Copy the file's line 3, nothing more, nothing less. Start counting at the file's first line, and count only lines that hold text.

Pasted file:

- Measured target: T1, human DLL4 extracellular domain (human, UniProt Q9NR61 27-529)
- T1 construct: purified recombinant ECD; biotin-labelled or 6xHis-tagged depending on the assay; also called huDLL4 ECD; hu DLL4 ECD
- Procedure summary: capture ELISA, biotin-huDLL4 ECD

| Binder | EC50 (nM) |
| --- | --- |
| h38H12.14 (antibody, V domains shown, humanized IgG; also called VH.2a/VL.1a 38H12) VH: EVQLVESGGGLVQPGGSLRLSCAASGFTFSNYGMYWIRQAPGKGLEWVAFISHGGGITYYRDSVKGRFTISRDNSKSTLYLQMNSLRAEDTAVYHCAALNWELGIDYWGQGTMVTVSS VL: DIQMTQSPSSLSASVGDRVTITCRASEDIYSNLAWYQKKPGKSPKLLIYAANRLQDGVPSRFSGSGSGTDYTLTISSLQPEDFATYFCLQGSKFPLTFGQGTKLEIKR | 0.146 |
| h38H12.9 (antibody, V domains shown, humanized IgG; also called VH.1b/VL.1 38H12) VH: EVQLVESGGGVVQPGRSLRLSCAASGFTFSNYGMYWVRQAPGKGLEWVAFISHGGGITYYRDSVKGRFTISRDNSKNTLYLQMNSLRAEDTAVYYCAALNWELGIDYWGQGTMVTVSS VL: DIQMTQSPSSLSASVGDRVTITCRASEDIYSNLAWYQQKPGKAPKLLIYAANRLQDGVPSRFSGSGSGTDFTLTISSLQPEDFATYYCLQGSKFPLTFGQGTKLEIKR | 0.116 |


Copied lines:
- Procedure summary: capture ELISA, biotin-huDLL4 ECD